Indie Focus: Life, work and art collide on ‘Bergman Island’
Hello! I’m Mark Olsen. Welcome to another edition of your regular field guide to a world of Only Good Movies.
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The biggest news in Hollywood this week is that the union representing production crews announced it would go on strike Monday if it can’t reach an agreement on a new contract. Work across the industry would come to a standstill, so many are holding their breath to see what happens over the next few days. Anousha Sakoui and Meg James wrote a handy primer on the situation.
This week also brought enough exciting new movies to theaters that I could have put together a whole alternate lineup of movies in addition to those below. New York City’s Metrograph — which just recently reopened its theaters — continues to expand into distribution with a new 4K restoration of Andrzej Žulawski’s 1981 film, “Possession,” starring Sam Neill and Isabelle Adjani, who won best actress at Cannes for her performance in a tale that is part intense marital drama, part psychotronic horror freakout. It has been exciting over the past few years to see Žulawski’s work reappraised, and this new release of “Possession” should further stake its place in the contemporary canon. The film is playing a handful of theaters in L.A. and via Metrograph’s streaming platform.
“The Last Duel” is playfully weird and unpredictable, directed by Ridley Scott from a screenplay by Matt Damon, Ben Affleck and Nicole Holofcener. (Yes, Nicole Holofcener!) Based on the story of France’s last official trial by combat, the film is set in the 14th century and stars Damon, Adam Driver, Jodie Comer and a delightfully unhinged Affleck. It is a dramatic tale of power, patriarchy and corruption, told from multiple perspectives. “The Last Duel” is in wide release.
Japanese filmmaker Ryûsuke Hamaguchi is having quite a year, with the release of his “Wheel of Fortune and Fantasy” coming out this week and “Drive My Car opening next month. “Fortune and Fantasy” is a triptych of romantic tales about which The Times’ Justin Chang wrote, “Hamaguchi has plotted this story with great precision and ingenuity. … The unforgettable closing image contains emotional multitudes, and it throws the meaning of all three stories into subtly clarifying relief: The past may be irretrievable, but the present is still a gift.”
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Mia Hansen-Løve has long been one of my favorite filmmakers, and her English-language debut, “Bergman Island” may be her best work yet, an insightful examination of the elusive modern work-life balance. Chris and Tony (Vicky Krieps and Tim Roth) — a couple, both filmmakers — go on a writing retreat to Fårö, the Swedish island where Ingmar Bergman lived and worked. While there, Chris tells Tony about the new script she is working on, in which a filmmaker, Amy (Mia Wasikowska), reignites an affair with Joseph (Anders Danielsen Lie) when they meet at a friend’s wedding on Fårö. The film is playing now in limited release and will be on VOD on Oct 22.
For The Times, Justin Chang called the film “charmingly mischievous and quietly entrancing” before adding, ”it’s surely [Hansen-Løve’s] most emotionally and intellectually playful [film], her least susceptible to easy classification.”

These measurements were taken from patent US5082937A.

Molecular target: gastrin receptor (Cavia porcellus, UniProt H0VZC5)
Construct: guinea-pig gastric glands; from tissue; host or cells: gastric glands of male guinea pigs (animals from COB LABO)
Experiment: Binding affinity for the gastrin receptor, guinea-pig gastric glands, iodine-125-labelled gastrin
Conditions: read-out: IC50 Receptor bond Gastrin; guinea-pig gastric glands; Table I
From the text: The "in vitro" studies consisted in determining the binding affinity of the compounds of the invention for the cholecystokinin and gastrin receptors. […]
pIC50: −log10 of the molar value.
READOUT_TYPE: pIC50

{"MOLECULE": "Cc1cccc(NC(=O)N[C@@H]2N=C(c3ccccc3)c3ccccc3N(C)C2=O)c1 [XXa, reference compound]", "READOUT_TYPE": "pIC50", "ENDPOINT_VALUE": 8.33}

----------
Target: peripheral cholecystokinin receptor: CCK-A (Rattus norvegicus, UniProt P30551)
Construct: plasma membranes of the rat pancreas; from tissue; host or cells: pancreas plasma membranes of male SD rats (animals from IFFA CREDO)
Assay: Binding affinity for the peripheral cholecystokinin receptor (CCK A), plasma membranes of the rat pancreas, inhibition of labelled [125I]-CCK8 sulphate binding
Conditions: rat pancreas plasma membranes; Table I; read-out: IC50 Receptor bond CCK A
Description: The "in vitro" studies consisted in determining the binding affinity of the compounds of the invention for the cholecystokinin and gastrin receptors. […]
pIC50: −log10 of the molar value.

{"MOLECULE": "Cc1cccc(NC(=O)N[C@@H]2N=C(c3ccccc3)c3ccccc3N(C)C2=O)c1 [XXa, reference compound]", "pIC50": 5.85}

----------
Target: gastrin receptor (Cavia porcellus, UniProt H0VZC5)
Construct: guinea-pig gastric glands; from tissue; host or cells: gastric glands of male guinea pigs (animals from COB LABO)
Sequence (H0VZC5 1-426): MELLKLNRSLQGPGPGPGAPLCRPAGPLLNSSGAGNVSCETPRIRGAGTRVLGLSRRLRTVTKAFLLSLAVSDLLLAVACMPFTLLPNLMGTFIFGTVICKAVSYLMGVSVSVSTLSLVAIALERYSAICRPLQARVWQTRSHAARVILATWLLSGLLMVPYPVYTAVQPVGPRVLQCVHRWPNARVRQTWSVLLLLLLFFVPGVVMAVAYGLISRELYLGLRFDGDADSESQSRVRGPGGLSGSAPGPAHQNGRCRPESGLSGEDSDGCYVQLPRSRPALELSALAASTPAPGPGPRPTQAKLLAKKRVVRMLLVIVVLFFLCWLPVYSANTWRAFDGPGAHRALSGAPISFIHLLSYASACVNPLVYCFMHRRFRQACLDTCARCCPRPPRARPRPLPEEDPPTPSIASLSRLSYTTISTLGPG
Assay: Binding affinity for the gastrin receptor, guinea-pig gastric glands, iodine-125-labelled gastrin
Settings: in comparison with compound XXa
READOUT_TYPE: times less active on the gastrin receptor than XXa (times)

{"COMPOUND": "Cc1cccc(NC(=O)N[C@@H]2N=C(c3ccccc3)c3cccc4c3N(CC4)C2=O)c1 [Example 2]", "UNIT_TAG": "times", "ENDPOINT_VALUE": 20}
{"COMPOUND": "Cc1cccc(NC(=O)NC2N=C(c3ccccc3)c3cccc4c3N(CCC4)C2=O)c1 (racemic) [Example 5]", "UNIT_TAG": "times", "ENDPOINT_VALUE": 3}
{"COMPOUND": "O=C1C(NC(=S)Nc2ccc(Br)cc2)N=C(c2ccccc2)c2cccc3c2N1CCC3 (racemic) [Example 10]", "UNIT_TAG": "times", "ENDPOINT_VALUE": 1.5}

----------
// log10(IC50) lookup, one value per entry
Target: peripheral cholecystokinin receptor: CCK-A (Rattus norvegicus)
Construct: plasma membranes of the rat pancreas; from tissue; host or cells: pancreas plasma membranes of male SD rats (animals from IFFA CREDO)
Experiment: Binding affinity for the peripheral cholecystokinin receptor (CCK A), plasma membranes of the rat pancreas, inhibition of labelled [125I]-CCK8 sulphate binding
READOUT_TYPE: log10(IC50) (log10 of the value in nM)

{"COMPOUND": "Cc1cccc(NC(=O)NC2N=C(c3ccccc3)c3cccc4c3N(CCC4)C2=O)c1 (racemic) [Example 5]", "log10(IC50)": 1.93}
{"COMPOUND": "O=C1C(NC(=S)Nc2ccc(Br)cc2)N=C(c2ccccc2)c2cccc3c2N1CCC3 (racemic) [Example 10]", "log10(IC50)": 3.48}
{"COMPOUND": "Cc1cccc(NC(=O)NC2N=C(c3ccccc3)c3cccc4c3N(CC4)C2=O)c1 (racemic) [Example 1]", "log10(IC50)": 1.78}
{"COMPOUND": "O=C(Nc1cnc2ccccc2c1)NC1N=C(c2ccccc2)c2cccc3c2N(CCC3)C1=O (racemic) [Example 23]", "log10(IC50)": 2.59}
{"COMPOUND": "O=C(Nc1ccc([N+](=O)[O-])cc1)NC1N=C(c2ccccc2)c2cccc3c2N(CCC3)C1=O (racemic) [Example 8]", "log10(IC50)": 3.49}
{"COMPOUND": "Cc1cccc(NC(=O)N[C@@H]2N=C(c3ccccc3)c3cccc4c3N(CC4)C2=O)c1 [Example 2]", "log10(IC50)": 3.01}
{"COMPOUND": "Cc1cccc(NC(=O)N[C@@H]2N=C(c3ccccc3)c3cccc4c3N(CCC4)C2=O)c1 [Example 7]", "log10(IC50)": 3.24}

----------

Justin also wrote, “Amy and Joseph’s story is so gently enveloping that it may take you a while to start parsing the intricate parallels that bind Amy and Chris to Hansen-Løve, or to tease out where this story is headed and what it might mean for a relationship on the verge of either disintegration or salvation. Hansen-Løve seems to be discovering the answers herself as she goes along, which explains why she leaves so much unsaid, often relying on fleeting images — a solo bike ride, a white dress, a child’s smile — to express feelings too bittersweet and evanescent for words. What she leaves us with is a powerfully concrete impression of Fårö itself, as well as a desire to discover, or rediscover, the images that immortalized it. Hansen-Løve may not see in it exactly what Bergman saw, but she is no less in thrall to its strange, melancholy magic.”
I spoke to Hansen-Løve, Krieps and Wasikowska for a story that will be publishing soon. As Hansen-Løve said of the importance of the setting to the story, “I don’t pretend to be an inheritor of him, my films don’t look like the films of Bergman. And I think it’s maybe the worst place directors should go because this place belongs to him. It’s Bergman’s place. So it surprises me that I could appropriate the place to me. What I mean is that what I find really surprising still is that this place — that, obviously, in terms of image, aura, story, in the past and history — really belongs to his films, to him. But although it’s his place, I went there and I found my place and that’s the craziest thing.
“But from the very first time, the very first hour, I spent there, it was always a place of freedom. It made me feel more free in terms of my writing, in terms of what I was allowed to say, how I was allowed to write a story, express myself. Being in Fårö made me feel more free, and I will never be grateful enough towards Bergman that this place allowed that to me. And I really think it’s thanks to him.”
For Vulture, Rachel Handler wrote, “Of course, Hansen-Løve’s movie isn’t about Ingmar Bergman, at least not entirely. It’s much more personal, much more inwardly exploratory for the filmmaker. (It’s full of delicious low-key shade toward her former partner Olivier Assayas). As both a Bergman head and a writer who’s often trying to draw blood from a stone without alienating myself from the people I love, I could understand the magnetic pull she felt toward his void. I was hypnotized by the way she wonders about female artistry — about all of the directions we’re tugged in and the standards to which we hold ourselves — and about who gets to claim ownership over certain works of art or, more broadly, film itself. In the movie-within-the-movie, the groom, on a rant, tells Amy that his grandparents used to see Bergman at the grocery store on Faro, and that he was ‘terribly unpleasant.’ Amy smiles, bemused. ‘Maybe,’ she says, ‘he just didn’t like grocery shopping.’”
For the A.V. Club, Roxana Hadadi wrote, “Set on the island of Fårö, where the Swedish director lived, shot a number of his films, and was buried, ‘Bergman Island’ evokes the rhythms, rituals, and realism of his work without lapsing into beat-for-beat homage. The narrative collapses into memory, explores hypotheticals, and deviates toward imagination. Hansen-Løve’s screenplay explicitly addresses Bergman’s filmography in a way that is thought-provoking for fans but not exclusionary to neophytes. And in its strongest, most evocative scenes, ‘Bergman Island’ feels like peering in someone else’s window, sensing an echo of your own experiences, and marveling at all the ways a stranger could remind you of yourself.”
‘The Velvet Underground’